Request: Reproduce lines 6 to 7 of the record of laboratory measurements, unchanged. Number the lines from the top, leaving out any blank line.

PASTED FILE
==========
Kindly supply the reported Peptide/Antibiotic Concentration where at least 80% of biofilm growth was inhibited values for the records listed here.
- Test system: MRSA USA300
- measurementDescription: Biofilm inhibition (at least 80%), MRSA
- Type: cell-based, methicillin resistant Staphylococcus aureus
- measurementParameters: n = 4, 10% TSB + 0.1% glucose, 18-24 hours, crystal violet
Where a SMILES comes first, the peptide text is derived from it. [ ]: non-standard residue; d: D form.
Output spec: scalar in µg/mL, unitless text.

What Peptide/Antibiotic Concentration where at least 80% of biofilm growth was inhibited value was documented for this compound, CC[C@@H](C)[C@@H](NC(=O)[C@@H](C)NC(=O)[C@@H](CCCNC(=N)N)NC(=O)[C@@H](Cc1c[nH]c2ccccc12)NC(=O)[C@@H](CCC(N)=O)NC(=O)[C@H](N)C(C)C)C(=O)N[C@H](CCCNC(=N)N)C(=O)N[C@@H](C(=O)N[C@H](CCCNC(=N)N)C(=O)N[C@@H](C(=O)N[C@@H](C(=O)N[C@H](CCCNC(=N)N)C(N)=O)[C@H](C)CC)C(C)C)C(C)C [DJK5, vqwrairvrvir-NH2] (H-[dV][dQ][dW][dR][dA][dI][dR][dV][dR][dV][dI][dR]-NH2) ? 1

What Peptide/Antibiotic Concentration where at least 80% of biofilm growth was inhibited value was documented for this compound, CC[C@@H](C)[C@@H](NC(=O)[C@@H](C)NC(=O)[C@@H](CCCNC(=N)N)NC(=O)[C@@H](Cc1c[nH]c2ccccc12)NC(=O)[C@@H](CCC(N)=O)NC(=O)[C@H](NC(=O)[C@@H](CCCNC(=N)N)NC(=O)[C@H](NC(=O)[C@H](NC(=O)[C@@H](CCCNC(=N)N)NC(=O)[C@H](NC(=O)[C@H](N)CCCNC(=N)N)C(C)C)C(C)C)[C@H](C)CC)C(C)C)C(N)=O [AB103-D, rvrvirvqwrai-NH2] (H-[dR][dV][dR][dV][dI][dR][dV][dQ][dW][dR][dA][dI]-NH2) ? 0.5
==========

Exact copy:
Where a SMILES comes first, the peptide text is derived from it. [ ]: non-standard residue; d: D form.
Output spec: scalar in µg/mL, unitless text.